Although leashes sound like the best idea ever, they're generally a waste of money. The best thing to do is catch your child, remind them that they need to stay close and if they go off again, strap them to the stroller. Child restraints are there for a reason.
5. Make Food, but Don't Feed
Cooking is not fun to do for kids at the age of two. Sure, your kid may have been up for eating cod en papillote last year, but at two, the dreaded kid palate revs up and Goldfish crackers change the game.
Sweet, salty, carbolicious, highly processed, prepackaged foods give way to the typical kids menu: spaghetti, mac 'n' cheese, chicken fingers, pizza, and hot dogs. Yes, your husband may think this is brilliant, but after a year and a half of spending tons of money on organic foods and snacks worthy of showing off to other moms in the park, you think to yourself, "There is no way in hell I'm going to fall to the dark side!"
But you do. And to deal with it, you fall into the individual dinner trap: special dishes for every person in the house. And still, your hard work and hard-earned cash ends up most nights in the trash. It's maddening and unsustainable.
Finally, you'll realize that there's at least one old-school parenting tip that still works: make one meal for everyone and if someone doesn't like it, then too bad. If you're worried your child will die of starvation without their favorite cereal bar, talk to your doctor. Unless your child is malnourished, she can handle it. Just refresh yourself on crying-it-out, because your kid will scream, fuss and refuse to eat until her will to live takes over her will to eat pretzels.
As one dad said, "Your job as a parent is to provide food for your child, not to make them eat it."
6. Potty Train in Only 365 Days
It's potty training time! Whether you're doing it because a preschool requires it or you're tired of being limited to family-friendly restaurants with changing stations, potty training always seems to happen during the twos when a kid doesn't want to be told what to do.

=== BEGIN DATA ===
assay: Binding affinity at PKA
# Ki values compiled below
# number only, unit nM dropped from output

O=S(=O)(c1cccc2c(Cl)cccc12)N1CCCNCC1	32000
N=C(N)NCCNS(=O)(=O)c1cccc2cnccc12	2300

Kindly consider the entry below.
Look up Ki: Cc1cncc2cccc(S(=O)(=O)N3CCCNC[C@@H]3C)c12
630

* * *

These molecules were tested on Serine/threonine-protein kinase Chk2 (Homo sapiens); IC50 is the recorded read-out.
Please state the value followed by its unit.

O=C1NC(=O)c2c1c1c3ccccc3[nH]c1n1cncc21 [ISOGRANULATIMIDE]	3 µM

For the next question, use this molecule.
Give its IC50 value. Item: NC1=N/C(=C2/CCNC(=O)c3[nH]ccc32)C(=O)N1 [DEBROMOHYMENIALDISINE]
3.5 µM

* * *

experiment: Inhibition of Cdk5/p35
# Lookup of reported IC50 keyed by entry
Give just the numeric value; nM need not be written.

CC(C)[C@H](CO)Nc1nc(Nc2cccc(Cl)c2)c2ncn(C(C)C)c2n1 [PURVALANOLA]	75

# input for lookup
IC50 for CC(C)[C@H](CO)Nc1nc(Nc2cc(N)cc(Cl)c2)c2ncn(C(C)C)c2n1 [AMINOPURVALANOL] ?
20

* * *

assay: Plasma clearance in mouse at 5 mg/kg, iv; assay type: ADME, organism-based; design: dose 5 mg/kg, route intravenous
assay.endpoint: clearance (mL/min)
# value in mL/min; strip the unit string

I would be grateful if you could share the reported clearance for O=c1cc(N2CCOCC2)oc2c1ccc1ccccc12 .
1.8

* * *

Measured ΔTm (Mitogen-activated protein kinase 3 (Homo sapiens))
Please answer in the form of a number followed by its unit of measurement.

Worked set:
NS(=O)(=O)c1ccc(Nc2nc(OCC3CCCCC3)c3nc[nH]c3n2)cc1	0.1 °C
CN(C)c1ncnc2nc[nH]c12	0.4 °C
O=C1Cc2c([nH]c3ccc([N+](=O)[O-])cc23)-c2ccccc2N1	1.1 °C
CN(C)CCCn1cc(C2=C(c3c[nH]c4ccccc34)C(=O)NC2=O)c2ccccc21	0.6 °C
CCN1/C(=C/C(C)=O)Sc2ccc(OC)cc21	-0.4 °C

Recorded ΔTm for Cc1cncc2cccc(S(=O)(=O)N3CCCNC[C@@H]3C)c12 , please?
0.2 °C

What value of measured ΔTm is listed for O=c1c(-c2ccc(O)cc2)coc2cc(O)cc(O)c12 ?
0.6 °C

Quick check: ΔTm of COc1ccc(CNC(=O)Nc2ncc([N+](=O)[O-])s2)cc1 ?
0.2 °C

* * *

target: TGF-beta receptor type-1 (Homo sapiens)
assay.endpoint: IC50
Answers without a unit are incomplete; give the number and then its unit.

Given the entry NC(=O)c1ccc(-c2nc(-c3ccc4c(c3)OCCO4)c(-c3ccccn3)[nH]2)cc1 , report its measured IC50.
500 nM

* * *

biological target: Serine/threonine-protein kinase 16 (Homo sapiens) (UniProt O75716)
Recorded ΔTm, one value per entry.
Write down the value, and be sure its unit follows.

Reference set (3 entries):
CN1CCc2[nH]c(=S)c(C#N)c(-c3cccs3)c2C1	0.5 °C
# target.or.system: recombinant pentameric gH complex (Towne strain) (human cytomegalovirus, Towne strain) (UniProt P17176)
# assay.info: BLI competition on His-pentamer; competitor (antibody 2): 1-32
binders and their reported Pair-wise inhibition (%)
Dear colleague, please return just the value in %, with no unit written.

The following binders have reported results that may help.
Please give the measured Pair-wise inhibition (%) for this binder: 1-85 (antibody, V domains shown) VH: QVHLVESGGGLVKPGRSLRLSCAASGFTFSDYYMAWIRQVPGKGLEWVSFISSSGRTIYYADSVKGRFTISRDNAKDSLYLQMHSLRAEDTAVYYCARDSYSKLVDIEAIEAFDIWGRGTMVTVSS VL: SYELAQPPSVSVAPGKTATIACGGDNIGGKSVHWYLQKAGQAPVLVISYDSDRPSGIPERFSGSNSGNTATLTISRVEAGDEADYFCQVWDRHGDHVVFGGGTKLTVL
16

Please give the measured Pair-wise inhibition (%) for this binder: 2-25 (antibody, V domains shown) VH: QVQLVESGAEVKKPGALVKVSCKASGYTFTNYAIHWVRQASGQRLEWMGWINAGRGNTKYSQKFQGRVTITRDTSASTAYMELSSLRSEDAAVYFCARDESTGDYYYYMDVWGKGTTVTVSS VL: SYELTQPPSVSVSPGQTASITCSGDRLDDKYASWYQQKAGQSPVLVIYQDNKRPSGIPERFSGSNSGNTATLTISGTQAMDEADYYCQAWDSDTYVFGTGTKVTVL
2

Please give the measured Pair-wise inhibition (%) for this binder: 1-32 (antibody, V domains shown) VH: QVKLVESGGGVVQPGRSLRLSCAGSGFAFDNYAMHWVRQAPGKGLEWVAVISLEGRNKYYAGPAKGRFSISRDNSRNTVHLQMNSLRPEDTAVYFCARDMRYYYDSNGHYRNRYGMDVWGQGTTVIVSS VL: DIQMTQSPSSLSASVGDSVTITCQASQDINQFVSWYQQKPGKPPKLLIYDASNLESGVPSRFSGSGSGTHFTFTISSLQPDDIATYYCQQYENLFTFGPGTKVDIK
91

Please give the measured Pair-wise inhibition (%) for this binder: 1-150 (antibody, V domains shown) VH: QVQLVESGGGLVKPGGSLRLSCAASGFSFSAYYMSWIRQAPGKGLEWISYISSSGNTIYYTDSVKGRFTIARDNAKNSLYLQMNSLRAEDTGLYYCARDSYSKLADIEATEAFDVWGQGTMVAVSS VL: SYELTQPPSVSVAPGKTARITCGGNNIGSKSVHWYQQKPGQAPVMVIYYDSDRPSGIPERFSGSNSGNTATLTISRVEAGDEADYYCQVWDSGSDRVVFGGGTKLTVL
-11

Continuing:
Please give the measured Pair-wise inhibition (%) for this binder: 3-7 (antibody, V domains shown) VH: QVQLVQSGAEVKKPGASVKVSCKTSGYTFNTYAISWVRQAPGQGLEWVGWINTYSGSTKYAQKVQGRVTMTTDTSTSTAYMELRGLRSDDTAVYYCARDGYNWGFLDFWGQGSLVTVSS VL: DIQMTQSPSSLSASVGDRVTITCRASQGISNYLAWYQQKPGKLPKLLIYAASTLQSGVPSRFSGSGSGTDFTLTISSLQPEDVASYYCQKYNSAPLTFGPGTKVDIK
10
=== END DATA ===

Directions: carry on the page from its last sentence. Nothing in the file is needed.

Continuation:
Many books and websites will make the promise of potty training in three days, but it's a lie. Unless your child is 4 or that perfect little girl you're sick of hearing about, then expect a urine-scented home for a year. Chances are that it will take less time but, once again, having low expectations will save you from giving up when three days later, stickers, treats, or clothes on or off don't work.
So go ahead, try every method out there, but be prepared to keep going even if your kid doesn't want to. Change strategies, keep a steady tone in your voice and don't quit. I promise, by 18, your kid will finally stop peeing in his pants.
7. Talk With Your Small Hoarder
It's natural to feel bad when your kid won't share their toys, but, again, a bad moment may not be a completely bad thing. Kids who don't want to share are discovering ownership; an attribute they'll need later to take responsibility for actions and possessions. And besides, as one mom told us, "If someone demanded you, an adult, to hand over your iPhone, would you be okay with it?"
If your child won't share, talk to her about it. Ask her if she might want to share later. Try sharing something yourself with the other child to show your kid how it's done. And if the other child hasn't asked for the toy, suggest she does. Many times kids are so stunned when they've been asked for a toy that they find themselves handing it over…before snatching it back.
8. Give Grabbers Tools to Grow
On the other end of the spectrum is the grabber. They don't ask, they take. Why? Because two-year-olds are narcissists. According to the book Why Is It All About You by Sandy Hotchkiss, two-year-olds are going through one phase of healthy narcissism necessary to conquer the human developments they face. Basically, they have to think it's all about them so they can grow.
But parents have to help them get through this phase so they don't grow into unhealthy adult narcissists that nobody likes. So when your child takes a toy, give the toy back to the other kid. A tantrum could happen so address that first (see above). Next, ask your child to use his words to ask for the toy. If he doesn't know what to say, give him the words. If the child doesn't hand over the toy, explain that the toy is very special to the other child and perhaps later he can ask for it again. Immediately after, grab another toy and pray the other kid stays far, far away.
Children need guidance and their brains need to be built and furnished. No matter how crummy they are at such a tiny height, stick to mindful parenting to lessen the pressure coming your way. And if you still feel like a failure when the even worse threenage year shows up, remember, according to science, your child's brain doesn't fully form until their mid-twenties. As in out of college. As in, time for that vat of wine.